I grew up with eight siblings. We lived simply, but our Christmas's and birthdays were always so happy. You could tell my parents made sure those days were special. As we grew into our teen years, we became financially independent younger than most of our friends. But I really never thought twice about it. I learned early to save my money because that is how I would get what I wanted. I split my paychecks - half into savings, half into checking. I never had a lot of money - ever - but I learned to prioritize what I really needed. I paid for my own college expenses, a lot of my own wedding, and we pay for everything on our own now that we're married and living on our own. I think this is how it should be, and I never once wished my parents would have paid for things or bought me more.

    But in this day and age, "saving for your children's future" seems to be a selling point for many institutions. They explain the simplicity of taking $20-$50 out of each paycheck and putting it toward your children's college. That must be nice for some people, but my husband and I just can't swing that. Instead of saving for our children's college, we opened up mutual funds. We took our tax credit that you receive when a child is born, and we placed that money in the account. We figure, we were given that money because we had a kid, so we're turning it around and saving it for them. We won't be able to contribute to it bi-weekly, monthly, or even yearly. But now that chunk of money will build and be there for them should they chose college, travel, or simply a wedding to settle down with a nice guy/gal.

    I don't judge (or shall I say, I try not to judge) parents who buy presents or stuff for their children just because they're in Target. But I do question the mentality. Do we really want to impress materialism on our young kids this early? Do we really want to teach them that if they get over-stimulated and excited in a certain area of the store, have a meltdown and won't stop, that we'll give in and buy them a toy to shut them up? Classical conditioning, people. Pavolv's dog.

    Now, for the disclaimer: I have timed outings badly and accidentally skipped lunch so we could run out. The crabbiness factor played a huge part in me buying "Puffs" for Little Olive so we could finish our errands. I have done this once. So I can understand pulling something off the shelf to calm your child. But not on a regular basis, and not because you're unable to tell your child no.

    Maybe I'm too harsh. What do you think?

    Thursday, November 03, 2011

    Emergency Preparedness

    My husband listens to NPR during his workday, which means he's always coming home starting conversations about the cool things he has learned that day. Just recently he heard a program about how to handle an emergency situation. Then he found a book at the library about survival out in the wilderness. (Ironic, in my mind, considering he's been playing Fallout 3, and actually gets excited when he sees a bobby pin lying around the house.)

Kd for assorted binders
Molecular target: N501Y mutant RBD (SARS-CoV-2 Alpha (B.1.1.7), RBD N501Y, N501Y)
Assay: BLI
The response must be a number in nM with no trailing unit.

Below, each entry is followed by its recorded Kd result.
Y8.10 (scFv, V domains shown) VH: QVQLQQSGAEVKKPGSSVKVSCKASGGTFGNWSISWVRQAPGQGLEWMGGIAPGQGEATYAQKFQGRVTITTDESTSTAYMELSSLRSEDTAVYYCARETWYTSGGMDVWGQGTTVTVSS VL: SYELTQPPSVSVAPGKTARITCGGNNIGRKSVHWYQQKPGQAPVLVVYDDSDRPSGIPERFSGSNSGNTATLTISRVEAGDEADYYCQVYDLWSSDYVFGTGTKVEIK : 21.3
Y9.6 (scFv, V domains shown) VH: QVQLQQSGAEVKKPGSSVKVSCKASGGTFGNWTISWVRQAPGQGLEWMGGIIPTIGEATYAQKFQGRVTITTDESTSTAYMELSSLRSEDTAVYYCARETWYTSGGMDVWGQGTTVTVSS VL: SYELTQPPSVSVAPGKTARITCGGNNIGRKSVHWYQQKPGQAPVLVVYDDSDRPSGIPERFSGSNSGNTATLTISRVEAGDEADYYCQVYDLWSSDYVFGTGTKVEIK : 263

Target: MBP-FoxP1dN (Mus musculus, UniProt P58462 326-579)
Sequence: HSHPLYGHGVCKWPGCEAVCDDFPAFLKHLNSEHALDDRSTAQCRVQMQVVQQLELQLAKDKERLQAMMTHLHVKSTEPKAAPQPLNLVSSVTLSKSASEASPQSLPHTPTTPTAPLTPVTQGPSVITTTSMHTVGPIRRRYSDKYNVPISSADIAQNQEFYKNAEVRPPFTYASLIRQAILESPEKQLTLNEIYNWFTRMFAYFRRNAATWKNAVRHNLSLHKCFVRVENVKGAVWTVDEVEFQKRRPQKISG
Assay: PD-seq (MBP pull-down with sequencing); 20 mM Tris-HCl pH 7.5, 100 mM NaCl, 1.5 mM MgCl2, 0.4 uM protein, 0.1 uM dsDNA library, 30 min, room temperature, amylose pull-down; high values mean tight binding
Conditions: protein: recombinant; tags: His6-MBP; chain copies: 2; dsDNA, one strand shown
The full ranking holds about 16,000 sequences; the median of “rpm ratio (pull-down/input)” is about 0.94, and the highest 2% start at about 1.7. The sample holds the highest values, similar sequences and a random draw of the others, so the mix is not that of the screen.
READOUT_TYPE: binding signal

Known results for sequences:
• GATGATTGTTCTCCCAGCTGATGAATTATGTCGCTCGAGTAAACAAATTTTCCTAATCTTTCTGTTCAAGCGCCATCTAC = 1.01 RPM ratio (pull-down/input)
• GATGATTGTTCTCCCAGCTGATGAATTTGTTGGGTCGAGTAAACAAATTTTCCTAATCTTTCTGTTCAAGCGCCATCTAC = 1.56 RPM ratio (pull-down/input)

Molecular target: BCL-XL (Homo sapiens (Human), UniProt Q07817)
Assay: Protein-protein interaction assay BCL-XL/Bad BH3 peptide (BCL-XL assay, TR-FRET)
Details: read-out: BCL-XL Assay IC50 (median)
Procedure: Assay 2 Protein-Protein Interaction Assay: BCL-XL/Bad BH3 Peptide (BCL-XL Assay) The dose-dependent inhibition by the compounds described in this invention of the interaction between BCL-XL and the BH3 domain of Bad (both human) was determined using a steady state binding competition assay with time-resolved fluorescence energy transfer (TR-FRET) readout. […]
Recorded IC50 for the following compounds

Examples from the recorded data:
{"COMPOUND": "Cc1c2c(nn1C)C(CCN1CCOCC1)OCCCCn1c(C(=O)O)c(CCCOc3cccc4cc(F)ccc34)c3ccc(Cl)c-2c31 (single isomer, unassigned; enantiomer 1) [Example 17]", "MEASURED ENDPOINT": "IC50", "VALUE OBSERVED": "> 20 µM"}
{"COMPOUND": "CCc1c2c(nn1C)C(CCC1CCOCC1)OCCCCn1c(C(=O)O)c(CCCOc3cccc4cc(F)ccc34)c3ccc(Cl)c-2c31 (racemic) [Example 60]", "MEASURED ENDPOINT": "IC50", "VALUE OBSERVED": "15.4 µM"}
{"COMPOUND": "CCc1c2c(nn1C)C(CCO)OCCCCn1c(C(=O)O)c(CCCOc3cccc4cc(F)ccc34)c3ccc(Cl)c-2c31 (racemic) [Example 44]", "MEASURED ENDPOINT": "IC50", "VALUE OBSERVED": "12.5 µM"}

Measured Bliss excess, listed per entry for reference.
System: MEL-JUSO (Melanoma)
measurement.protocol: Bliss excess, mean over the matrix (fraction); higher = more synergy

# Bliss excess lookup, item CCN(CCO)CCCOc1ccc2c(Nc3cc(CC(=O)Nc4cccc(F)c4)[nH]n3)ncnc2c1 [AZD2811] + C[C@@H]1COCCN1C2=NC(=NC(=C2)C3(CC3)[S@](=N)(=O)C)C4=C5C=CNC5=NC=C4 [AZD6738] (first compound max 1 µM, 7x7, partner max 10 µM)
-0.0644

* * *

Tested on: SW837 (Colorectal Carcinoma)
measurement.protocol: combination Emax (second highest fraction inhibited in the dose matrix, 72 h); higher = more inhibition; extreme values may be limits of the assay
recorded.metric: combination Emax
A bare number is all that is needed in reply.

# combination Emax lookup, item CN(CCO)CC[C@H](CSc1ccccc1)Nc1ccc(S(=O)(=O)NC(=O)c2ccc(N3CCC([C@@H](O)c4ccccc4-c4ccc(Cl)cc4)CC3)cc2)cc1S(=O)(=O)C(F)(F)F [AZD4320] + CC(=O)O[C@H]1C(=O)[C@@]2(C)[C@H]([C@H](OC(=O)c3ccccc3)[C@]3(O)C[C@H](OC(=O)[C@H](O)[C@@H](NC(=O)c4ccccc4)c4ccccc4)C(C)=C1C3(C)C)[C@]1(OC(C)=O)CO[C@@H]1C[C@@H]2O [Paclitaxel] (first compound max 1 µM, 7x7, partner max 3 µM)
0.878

Then I came upon a website, Your Own Home Store, that focuses primary on emergency preparedness and self-reliance. I was blown away. I stayed on their site for a really long time, and I learned so much. Usually I skim new websites and look for what interests me. Not this one. The entire site impressed me, as well as shook my nerves a little. If you can, check out their shelf reliance coupon to get started.

    wallpaperstock.net
    It made me realize that we - as in my own family - are not prepared for an emergency situation. Heck, we don't even have candles and matches set aside for when we lose power someday. It opened my eyes to the fact that we need to have some sort of plan. What will we do if we have to evacuate? If our cell phones stop working? If we lose power? If there's a fire, a flood, a storm? Do we have a decent amount of canned goods or ready-to-eat foods that don't require refrigeration? Do I have a packed bag - just in case? Nobody likes to think about these things, but emergencies can happen! Thanks to this website, formulating a plan for this kind of situation is high on my list.

    Wednesday, November 02, 2011

    Music and Development

    Little Olive absolutely loves her music. When she was younger, probably 10 or 11 months, we taught her the ASL sign for music so she could ask for it whenever she wanted. She now enjoys dancing, humming, singing along, playing the piano, and strumming her fingers on guitar strings. I wonder if she'll be one of those avid musicians who will attend an awesome summer music camp when she's older. Time will tell.

    We love listening to music in our home. Ian is always on the lookout for new songs. Right now, we're really into Gotye, Kimbra, and Blind Pilot. Mumford and Sons is still a favorite of mine, though, and I listen to them every time I'm driving in the car (just look up "Winter Winds" - oh gosh, so good). Unfortunately, mainstream pop music has really starting to wear on me. I used to love turning on the radio and listening to all the free music. But the past couple months, I just can't do it anymore! Am I getting old? Or just picky?